IMF chief warns a US default could spark recession 13 October 2013Last updated at 19:00 ET Angry protests took place outside the White House on Sunday, as Mark Mardell reports The head of the International Monetary Fund, Christine Lagarde, has warned that a US default could tip the world into recession. In a US TV interview, she said a default would result in "massive disruption the world over".
Pope Francis: Church too focused on gays and abortion 19 September 2013Last updated at 13:29 ET Pope Francis says the Catholic Church must strive to heal wounds Pope Francis has said the Catholic Church is too focused on preaching about abortion, gay people and contraception and needs to become more merciful.
20 September 2013Last updated at 04:12 GMT "James said a medical condition made it hard for him to work, but God had always looked after him", reports Pia Harold Donations of more than $110,000 (£67,000) have poured in from across the US for a Boston homeless man who returned a lost bag with $42,000 in it. Glen James alerted police after he found the backpack containing cash and traveller's cheques last weekend, and the bag's owner was then tracked down. Honesty pays off for homeless Boston man
[Listen to the full discussion of the legacy of the Quebec student protests in the audio player to the left of this page, or visit The Sunday Edition's website.] The beat of helicopter propellers, the wail of sirens and the banging of pots and pans were familiar sounds during Montreal nights just over a year ago. With the noise of the Quebec student protests and the masses in the streets now a fading memory, some question whether the movement was a great show of democracy with lasting effect or simply a mass disruption. In the spring of 2012, tens of thousands of young people took to the streets, objecting to a planned 75 per cent hike in university tuitions fees. Clashes between police and students became regular news. Special Report: Quebec student protests Quebec's student tuition protest: Who really won the dispute? - Montreal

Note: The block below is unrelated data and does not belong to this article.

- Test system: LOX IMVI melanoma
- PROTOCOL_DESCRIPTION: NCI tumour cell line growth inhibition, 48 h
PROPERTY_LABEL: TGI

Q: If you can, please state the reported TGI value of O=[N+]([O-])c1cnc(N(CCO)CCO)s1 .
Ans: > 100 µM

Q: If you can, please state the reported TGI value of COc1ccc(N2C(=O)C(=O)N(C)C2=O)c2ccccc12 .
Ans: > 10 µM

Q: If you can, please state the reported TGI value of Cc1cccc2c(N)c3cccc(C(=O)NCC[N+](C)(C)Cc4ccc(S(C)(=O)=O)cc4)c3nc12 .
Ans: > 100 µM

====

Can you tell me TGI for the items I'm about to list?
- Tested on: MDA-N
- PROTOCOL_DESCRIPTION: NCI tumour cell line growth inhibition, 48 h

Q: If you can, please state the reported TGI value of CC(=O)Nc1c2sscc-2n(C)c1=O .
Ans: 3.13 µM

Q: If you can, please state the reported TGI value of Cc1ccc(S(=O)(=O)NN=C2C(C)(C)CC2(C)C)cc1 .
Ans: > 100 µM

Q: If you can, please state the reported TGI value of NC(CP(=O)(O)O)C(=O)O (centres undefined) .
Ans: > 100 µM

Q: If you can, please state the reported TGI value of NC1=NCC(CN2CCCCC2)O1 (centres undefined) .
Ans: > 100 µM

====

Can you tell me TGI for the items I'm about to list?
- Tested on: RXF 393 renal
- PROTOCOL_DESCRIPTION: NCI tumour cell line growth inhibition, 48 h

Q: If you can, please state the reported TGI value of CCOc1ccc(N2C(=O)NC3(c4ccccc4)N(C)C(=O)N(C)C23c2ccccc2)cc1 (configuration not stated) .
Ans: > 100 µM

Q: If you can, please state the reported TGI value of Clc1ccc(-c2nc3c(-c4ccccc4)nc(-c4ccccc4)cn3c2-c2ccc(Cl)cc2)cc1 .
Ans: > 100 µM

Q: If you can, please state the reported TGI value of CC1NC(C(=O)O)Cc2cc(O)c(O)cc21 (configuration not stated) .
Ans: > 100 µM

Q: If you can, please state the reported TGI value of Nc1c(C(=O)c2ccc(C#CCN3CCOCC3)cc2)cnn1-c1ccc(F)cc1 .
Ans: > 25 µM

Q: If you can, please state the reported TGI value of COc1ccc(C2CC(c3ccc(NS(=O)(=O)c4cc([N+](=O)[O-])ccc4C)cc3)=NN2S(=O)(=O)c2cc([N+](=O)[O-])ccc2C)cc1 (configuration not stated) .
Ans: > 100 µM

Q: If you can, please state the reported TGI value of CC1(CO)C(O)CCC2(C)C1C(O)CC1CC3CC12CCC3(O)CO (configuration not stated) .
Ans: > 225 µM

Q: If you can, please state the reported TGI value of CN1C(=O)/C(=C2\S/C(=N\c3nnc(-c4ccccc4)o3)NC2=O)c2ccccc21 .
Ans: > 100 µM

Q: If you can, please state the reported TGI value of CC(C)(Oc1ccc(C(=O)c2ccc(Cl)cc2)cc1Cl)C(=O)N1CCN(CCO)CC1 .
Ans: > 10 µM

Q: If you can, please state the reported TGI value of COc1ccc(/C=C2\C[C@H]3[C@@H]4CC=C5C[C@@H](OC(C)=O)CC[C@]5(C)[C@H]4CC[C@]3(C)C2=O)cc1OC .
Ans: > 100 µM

Languages of love: 10 unusual terms of endearment 29 May 2013 Last updated at 19:22 ET "Chouchou" is Carla Bruni's term for her husband, the former French President Nicolas Sarkozy. Samantha Cameron was heard on microphone saying "I love you babe" to her man, Prime Minister David Cameron - and Michelle Obama described the most-tweeted picture ever (above) with the words, "That's my honey giving me a hug." Some terms of endearment can be used in many languages - "baby", "angel" and "sweetheart" for example.
22 February 2012Last updated at 16:58 GMT By Stephanie Hegarty BBC World Service We often worry about lying awake in the middle of the night - but it could be good for you. A growing body of evidence from both science and history suggests that the eight-hour sleep may be unnatural. In the early 1990s, psychiatrist Thomas Wehr conducted an experiment in which a group of people were plunged into darkness for 14 hours every day for a month. It took some time for their sleep to regulate but by the fourth week the subjects had settled into a very distinct sleeping pattern.
Join the Conversation This is the first story in CBC Windsor's There's No Place Like Home series, an in-depth local look at the city's generation Y. Join the conversation on Twitter #cbcwdr or by logging onto cbc.ca/windsor and Facebook to discuss how Windsor can attract and retain the best and brightest Millennials. They are young, tech savvy and babies of the Baby Boomers. They form the next generation to inherit the earth. VIDEO: Meet Windsor's Millennials - Windsor
31 January 2012Last updated at 00:09 By Shilpa Kannan BBC News, Tirumala Green temple: India's Tirupati Temple has adopted a range of green technologies - and the shrine is now trading carbon credits Surrounded by seven hills, high above lush green forests is the temple town of Tirumala. The crown jewel is the dazzling gold-plated temple of Lord Venkateshwara. Tech conversion: India's richest shrine goes green
Speed-of-light experiments give baffling result at Cern 23 September 2011Last updated at 18:03 By Jason Palmer Science and technology reporter, BBC News Enormous underground detectors are needed to catch neutrinos, that are so elusive as to be dubbed "ghost particles" A meeting at Cern, the world's largest physics lab, has addressed results that suggest subatomic particles have gone faster than the speed of light. The team has published its work so other scientists can determine if the approach contains any mistakes. If it does not, one of the pillars of modern science may come tumbling down. Antonio Ereditato added "words of caution" to his Cern presentation because of the "potentially great impact on physics" of the result.
13 September 2011Last updated at 18:50 By Leila Battison Science reporter, Bradford Rare earth metals are vital for production of a range of electronic items The relative risks to the supply of some of Earth's rarest elements have been detailed in a new list published by the British Geological Survey (BGS). So-called "technology metals" like indium and niobium are extracted from the Earth and are used in a wide range of modern digital devices and green technologies. Earth’s rarest metals ranked in a new 'risk list'
Icann increases web domain suffixes 20 June 2011Last updated at 11:08 The move has opened up new possibilities for the internet, Icann says A global internet body has voted to allow the creation of new website domain suffixes, the biggest change for the online world in years.